But what Ralph Fiennes really wants to do is direct. The Oscar nominated thesp makes his directorial debut with a modern retelling of William Shakespeare’s Coriolanus, featuring much of the Bard’s original prose intact. It must be a passion project because a) there is a real ferocity to the storytelling, and b) I cannot imagine this being atop anyone’s ‘to do’ list, and would have likely never seen the light of day unless there was a producer seriously pushing for it. The resulting product is a bit of a feathered fish, but it’s a unique cinematic experience with a superb cast, so what more can we really ask for?
Though the world of Coriolanus looks and feels like ours, it actually takes place in a parallel universe where Rome is at war with the Volscian army. Roman general Caius Martius (Fiennes) cares not for the starving people of his city; only his own honour and his vendetta against Volscian leader Aufidius (Gerard Butler). When he returns from a fairly spectacular battle a conquering hero, senator Menenius (Brian Cox) suggests Martius join Roman consul. First though, he’ll have to adjust his brusque manner and ask for the blessing of his countrymen. The wishy-washy residents of Rome turn out to be easily won over, one minute baying for his blood and the next shrugging and saying he’s not really all that bad. Tribunes Sicinius (James Nesbitt) and Brutus (Paul Jesson) turn them against him once more (they are very easily swayed), and eventually Martius – or as he’s newly christened, Coriolanus – is banished from his home. They will regret crossing him. He heads over the border, and teams up with Aufidius, to claim his revenge. As Menenius says, ‘Coriolanus has grown from man to dragon’.
Fiennes is fine – not intended as a pun, I swear – in the lead; he clearly understands the material, but occasionally reverts to Voldemortian hissing. Cox fares much better, but this will be no surprise to anyone who has ever seen Brian Cox in a film. Vanessa Redgrave, as Martius’ mother Volumnia, and the freakishly prolific Jessica Chastain, as his wife Virgilia, impress above all. Redgrave is no stranger to this language, and she delivers it with astounding intensity.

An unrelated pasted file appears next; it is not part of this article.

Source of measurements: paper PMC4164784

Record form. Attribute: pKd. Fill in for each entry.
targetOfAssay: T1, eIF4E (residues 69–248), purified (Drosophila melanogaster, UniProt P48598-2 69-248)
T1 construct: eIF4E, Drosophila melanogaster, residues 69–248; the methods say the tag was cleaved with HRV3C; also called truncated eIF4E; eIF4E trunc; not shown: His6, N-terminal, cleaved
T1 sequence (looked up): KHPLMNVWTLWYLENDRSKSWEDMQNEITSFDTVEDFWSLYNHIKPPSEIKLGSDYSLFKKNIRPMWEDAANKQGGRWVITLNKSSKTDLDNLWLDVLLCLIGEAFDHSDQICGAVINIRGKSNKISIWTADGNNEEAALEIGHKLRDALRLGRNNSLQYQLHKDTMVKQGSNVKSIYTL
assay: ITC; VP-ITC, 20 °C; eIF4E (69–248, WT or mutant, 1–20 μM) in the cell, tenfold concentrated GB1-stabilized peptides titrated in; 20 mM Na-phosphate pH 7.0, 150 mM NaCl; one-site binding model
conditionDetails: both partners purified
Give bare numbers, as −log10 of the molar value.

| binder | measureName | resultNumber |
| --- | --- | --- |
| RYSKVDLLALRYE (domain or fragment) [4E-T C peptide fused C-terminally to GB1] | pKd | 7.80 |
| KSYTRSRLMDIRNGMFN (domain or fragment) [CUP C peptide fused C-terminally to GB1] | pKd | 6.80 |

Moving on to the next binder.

There’s no question as to why Fiennes and screenwriter John Logan have updated Billy Shakespeare’s tale. You need only look to Australia’s own spill/respill saga (which, in actuality, ended up being even bloodier) for a modern comparison. The genius of William’s work has been proven over the past five centuries, as his depictions of historical political controversies (as well as his invented ones) still stand as biting, relevant satires of the world today. George Clooney‘s The Ides of March and television show Homeland are effective, entertaining commentaries on recent scandals and the current cultural environment, and Coriolanus feels just as timely. And though I understand why they dare not tamper with Shakespeare’s brilliant lines (“You common cry of curs, whose breath I hate” – disses don’t get much better), it feels more and more like an unnatural gimmick when contrasted with the contemporary setting.
Coriolanus arrives in Australian cinemas March 8, 2012.